HipChat by Altassian belongs to a breed of modern communication apps that want to make email better. HipChat offers private and group chat, video calling, file sharing, and screen sharing. You can extend the functionality of HipChat with a large number of available integrations. HipChat integrations let you use other business tools and apps with HipChat. At the time this post was written, HipChat integrations were available for Salesforce, Puppet, GitHub, Dropbox, Facebook, Trello, Zendesk, Asana, and many more.
GoToMeeting, developed by Citrix, is a real contender against Cisco's WebEx. You can use GoToMeeting to organize online meetings that include audio and up to six HD video feeds per session. Meeting participants can share a view of the whole desktop or only a specific application. It is easy to hand over control of the meeting to any attendee. Recordings can easily be shared with anyone at the end of a meeting.
TeamViewer lets you connect to a partner's computer anywhere in the world. The primary claim to fame for this great tool is that it's ideal for providing remote tech support.
Join.Me is an extremely easy to use tool for conducting online meetings, with audio and video conferencing and screen sharing.
Let's face it. We spend an awful lot of time reading work email, thanks to those never-ending cc lists. Slack aims to change that. Slack has the instantaneity of instant messaging and the permanence of email. Slack offers direct messaging as well as open or private channels. You are not notified of every new message in a Slack channel you have joined unless someone explicitly directs a message to you by using @username. This apparently innocuous feature is a time saver as you're left alone to concentrate on your work until someone really needs you. You can drag any file and drop it straight into Slack to share it with anyone you want. You also can integrate Slack with other file sharing services like Google Drive, Dropbox, or Box if that's what you prefer. Everything stays in sync and easily searchable.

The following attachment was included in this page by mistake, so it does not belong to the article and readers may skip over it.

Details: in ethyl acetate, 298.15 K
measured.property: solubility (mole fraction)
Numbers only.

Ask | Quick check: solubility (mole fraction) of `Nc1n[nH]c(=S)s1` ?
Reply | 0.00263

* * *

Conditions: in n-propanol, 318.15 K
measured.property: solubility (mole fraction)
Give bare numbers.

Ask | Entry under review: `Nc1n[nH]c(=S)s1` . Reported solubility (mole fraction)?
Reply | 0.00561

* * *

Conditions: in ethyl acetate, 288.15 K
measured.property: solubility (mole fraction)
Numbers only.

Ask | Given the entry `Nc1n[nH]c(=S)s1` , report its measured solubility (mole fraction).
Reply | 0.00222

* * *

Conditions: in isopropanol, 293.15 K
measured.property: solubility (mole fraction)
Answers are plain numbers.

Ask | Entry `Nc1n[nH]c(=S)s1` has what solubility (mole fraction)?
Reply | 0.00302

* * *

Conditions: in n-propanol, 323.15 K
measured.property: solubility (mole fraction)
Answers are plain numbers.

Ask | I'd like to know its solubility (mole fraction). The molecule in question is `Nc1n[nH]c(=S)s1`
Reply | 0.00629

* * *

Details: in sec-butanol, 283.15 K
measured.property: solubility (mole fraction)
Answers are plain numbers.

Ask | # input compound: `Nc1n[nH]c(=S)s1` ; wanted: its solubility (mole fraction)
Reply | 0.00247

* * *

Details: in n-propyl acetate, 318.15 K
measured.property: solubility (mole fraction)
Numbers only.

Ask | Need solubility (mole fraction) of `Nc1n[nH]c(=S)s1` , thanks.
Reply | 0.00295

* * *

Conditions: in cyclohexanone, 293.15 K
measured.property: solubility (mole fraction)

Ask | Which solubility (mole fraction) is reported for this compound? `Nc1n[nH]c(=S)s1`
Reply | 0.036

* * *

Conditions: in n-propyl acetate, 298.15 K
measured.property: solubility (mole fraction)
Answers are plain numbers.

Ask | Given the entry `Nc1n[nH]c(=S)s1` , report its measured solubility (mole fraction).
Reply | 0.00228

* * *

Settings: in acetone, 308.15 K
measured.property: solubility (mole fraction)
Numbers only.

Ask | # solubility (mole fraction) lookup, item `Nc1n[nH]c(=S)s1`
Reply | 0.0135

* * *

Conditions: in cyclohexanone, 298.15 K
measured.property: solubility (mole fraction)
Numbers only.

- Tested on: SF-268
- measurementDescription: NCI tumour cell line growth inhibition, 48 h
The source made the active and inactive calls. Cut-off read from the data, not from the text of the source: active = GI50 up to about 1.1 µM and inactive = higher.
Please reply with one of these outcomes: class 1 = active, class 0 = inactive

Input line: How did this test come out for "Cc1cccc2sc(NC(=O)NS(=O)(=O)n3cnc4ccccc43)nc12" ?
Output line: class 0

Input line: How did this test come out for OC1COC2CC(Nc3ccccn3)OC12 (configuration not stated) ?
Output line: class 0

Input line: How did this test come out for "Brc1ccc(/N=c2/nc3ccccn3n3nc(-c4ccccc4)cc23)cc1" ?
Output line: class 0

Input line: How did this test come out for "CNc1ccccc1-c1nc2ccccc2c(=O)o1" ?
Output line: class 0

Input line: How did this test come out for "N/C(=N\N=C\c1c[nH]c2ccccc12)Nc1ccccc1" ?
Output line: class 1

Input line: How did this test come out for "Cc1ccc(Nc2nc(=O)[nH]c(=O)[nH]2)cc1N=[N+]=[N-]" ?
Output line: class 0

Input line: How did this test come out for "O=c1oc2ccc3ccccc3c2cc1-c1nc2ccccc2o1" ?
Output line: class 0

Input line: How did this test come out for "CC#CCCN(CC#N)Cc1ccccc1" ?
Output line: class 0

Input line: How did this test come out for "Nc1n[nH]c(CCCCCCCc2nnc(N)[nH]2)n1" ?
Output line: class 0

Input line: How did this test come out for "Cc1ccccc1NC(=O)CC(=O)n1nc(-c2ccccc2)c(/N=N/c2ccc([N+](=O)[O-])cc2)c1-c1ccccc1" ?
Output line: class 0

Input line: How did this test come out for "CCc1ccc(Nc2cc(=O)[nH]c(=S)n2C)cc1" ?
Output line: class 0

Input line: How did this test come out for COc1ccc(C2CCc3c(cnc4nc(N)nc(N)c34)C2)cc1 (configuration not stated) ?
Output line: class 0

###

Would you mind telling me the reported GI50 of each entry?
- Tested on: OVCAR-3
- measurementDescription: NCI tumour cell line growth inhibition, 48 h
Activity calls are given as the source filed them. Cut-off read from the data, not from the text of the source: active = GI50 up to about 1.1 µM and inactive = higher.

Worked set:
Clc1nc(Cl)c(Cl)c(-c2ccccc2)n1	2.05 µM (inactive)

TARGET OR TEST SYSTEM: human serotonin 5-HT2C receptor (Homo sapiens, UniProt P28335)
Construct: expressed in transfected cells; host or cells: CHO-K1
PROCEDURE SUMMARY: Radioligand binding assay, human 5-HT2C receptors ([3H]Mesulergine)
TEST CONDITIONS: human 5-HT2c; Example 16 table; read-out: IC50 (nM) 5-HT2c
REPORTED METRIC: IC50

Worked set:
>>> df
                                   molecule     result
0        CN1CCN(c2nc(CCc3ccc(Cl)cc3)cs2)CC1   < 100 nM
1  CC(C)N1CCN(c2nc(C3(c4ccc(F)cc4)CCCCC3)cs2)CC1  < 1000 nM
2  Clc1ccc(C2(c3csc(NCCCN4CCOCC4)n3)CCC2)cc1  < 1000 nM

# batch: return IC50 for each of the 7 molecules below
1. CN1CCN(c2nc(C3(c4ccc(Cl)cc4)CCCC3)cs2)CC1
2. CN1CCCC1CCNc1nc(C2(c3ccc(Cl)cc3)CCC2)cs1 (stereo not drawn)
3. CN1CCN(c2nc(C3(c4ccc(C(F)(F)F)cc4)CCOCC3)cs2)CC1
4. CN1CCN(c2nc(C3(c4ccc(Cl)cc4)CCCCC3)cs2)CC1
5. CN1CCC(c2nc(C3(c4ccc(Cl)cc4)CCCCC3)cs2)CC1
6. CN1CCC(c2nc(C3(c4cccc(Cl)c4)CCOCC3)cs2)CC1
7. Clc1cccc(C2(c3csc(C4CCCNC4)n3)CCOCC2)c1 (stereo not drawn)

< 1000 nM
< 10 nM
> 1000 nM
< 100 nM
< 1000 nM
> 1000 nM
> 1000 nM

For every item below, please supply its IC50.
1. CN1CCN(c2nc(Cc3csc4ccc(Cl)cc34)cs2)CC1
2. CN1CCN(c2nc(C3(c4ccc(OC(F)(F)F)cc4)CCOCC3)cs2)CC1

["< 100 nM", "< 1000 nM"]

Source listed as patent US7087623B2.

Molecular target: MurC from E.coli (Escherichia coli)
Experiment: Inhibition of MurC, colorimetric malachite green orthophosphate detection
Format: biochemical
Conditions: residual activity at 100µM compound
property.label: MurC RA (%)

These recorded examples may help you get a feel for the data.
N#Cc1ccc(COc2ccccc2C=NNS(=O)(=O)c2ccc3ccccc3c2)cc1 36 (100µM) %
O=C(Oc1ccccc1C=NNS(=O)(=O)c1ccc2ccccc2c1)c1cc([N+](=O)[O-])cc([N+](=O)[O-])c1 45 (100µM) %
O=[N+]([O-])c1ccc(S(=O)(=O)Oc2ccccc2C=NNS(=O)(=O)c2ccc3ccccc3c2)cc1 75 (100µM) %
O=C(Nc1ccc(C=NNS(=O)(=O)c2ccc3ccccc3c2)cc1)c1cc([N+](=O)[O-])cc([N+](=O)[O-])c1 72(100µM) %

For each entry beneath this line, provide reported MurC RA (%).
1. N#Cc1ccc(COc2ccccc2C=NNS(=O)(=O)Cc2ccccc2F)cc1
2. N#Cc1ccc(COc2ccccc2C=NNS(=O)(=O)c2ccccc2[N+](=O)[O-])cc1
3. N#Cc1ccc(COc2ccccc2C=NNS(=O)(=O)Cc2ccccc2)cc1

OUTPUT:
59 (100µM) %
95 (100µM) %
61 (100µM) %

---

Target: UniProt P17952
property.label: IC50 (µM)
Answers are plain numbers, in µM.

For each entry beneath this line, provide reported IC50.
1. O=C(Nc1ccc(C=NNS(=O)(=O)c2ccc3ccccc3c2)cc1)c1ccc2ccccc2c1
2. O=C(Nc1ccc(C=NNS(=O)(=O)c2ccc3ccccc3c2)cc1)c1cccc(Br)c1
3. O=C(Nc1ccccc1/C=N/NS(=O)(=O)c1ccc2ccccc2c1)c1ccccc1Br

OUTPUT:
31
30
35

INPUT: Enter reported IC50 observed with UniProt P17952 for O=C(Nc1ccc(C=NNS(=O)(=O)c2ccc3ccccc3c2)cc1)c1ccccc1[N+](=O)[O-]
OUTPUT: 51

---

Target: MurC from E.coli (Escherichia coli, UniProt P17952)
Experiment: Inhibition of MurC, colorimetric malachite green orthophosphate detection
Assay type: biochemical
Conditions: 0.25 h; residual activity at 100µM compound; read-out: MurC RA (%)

You have to use Slack to absolutely fall in love with it, and getting started is free.
Wrapping it Up
There are many tools that are part of the ever-evolving unified communications and collaboration landscape. There is a growing trend of unified communications and collaboration applications that run anywhere, on any device. While Cisco and Microsoft currently dominate the industry (as hardware, software, and service providers), there are multitudes of new players that are emerging as real competitors as they offer great services and tools. IT pros should seek to expand their UCC knowledge and skills in order to remain professionally competitive in today's mobile and collaborative work environments.